L&T Infotech has slashed provisioning time from five days to less than 20 minutes and substantially increased server utilization.
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As one of the fastest growing IT services companies in India, L&T Infotech, regularly undertook software testing and development projects for clients. As each client required a dedicated hosting infrastructure for itself, it led to under utilization of project-specific computing infrastructure.
As the number of projects started increasing, L&T Infotech found itself staring at one big challenge--on one hand, the need for servers were increasing everyday, while on the other hand, the average server utilization was as low as 20%. The Infrastructure Management Services (IMS) and IT Infrastructure division of L&T Infotech recognized this as a classic server sprawl and decided to build a private cloud christened CloudX.
L&T Infotech started the journey towards the private cloud by taking steps to consolidate and virtualize the servers. For the first phase, the firm decided to have only development and testing servers on the cloud. Production servers were only virtualized and were not part of the first phase. As L&T Infotech had a good blend of different hypervisors for different class of computing needs such as open source-based hypervisors (Xen & KVM) for development, testing and POC servers and commercial hypervisors (VMWare and HyperV) for production servers, the firm felt a need to have a private cloud solution that would be agnostic to underlying virtualization.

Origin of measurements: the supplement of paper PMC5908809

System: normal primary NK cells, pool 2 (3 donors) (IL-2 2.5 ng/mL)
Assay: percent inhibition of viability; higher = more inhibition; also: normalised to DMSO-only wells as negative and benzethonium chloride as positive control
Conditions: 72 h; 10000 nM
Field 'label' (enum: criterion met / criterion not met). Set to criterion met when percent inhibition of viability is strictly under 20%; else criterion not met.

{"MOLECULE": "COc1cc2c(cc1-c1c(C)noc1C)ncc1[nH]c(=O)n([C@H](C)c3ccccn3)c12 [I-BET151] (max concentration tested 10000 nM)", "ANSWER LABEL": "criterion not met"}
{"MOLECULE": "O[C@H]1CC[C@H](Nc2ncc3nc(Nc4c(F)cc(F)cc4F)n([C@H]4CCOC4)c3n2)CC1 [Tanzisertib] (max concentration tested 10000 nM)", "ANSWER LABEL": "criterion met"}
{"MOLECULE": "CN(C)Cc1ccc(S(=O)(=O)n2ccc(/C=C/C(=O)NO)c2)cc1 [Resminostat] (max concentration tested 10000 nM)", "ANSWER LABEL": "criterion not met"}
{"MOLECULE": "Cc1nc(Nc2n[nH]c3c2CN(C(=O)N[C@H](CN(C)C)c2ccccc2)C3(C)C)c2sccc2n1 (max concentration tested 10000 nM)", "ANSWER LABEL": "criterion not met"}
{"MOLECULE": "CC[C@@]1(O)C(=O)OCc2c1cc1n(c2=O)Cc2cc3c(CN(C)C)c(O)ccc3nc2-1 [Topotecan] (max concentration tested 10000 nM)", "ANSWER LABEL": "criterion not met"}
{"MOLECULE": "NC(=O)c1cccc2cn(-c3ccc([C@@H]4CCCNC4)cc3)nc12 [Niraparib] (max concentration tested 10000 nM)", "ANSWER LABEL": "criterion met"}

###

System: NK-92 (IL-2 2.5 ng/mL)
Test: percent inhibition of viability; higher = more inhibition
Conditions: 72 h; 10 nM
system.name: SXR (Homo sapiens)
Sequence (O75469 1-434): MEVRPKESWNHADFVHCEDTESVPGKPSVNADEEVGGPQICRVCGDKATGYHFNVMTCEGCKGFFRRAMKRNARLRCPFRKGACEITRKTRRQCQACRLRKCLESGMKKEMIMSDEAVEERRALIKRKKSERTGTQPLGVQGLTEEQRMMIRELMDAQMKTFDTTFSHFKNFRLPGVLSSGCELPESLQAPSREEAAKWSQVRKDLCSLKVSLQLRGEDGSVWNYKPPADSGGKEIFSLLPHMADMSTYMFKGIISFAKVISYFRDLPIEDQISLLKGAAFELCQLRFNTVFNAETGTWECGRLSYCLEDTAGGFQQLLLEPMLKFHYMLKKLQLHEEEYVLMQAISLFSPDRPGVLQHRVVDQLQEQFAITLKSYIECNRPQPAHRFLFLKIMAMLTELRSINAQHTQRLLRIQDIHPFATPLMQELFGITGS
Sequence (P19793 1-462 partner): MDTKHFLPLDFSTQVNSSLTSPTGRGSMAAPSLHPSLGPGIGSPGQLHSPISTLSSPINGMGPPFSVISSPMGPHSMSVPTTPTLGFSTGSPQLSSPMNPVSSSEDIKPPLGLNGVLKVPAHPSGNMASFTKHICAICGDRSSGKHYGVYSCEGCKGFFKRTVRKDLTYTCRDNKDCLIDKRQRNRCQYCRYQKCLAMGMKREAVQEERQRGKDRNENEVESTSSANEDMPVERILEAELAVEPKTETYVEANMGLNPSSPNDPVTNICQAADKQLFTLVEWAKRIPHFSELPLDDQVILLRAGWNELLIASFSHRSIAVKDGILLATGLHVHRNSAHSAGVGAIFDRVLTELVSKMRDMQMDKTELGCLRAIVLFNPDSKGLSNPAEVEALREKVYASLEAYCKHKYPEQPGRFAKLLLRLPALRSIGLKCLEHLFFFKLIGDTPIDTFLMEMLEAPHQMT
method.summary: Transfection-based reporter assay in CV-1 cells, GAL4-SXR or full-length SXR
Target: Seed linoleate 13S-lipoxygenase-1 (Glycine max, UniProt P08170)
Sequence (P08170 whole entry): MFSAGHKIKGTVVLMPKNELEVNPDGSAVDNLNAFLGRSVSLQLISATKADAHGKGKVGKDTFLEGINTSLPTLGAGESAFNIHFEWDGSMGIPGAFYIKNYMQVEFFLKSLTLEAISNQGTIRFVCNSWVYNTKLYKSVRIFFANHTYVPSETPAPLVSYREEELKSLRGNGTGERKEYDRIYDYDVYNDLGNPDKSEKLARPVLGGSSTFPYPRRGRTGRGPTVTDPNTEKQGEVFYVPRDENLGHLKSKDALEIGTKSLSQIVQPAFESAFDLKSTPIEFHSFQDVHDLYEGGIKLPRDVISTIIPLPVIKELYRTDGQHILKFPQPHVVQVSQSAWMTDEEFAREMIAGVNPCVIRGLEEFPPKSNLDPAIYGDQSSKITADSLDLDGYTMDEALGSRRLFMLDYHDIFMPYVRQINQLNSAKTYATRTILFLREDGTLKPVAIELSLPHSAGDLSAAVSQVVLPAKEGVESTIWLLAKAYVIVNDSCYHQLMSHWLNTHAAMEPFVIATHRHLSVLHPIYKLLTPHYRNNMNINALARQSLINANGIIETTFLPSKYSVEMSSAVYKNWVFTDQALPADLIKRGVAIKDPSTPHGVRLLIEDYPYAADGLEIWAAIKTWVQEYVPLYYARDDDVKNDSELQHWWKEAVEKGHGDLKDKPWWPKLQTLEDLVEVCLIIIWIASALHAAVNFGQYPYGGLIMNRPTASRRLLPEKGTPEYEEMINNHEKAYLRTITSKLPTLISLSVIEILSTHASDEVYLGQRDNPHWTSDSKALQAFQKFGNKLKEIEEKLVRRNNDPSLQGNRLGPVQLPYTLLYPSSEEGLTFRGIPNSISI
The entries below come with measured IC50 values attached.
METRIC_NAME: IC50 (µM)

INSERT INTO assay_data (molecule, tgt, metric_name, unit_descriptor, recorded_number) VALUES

Since data centers were spread across various locations, the firm wanted to have a private cloud system that was geographically aware. "To save WAN bandwidth, a need was felt to have images provisioned locally. Hence we built a Geo-smart or location-aware cloud, so that users could provision images from the location they have requested it from," explains Abhay Chitnis, vice president and head of technology, L&T Infotech.
Post deployment, the private cloud has transformed the heterogeneous physical infrastructure into an infrastructure that is optimized for performance and cost. Business units have the ability to administer fixed amount of computing units, in addition to the capability to monitor the usage of provisioned units and use of licenses. The private cloud also has a metering and chargeback model in place. Users are charged based on the type of server, time-based usage of server and the software licenses used.
Built in governance policies for IT licenses, protection policies, role-based approver's delegation and integration with active directory ensure that the IT infrastructure can be focused on meeting service levels by taking a more strategic approach. The private cloud also has a self-service cloud management portal showcasing a catalog of services.
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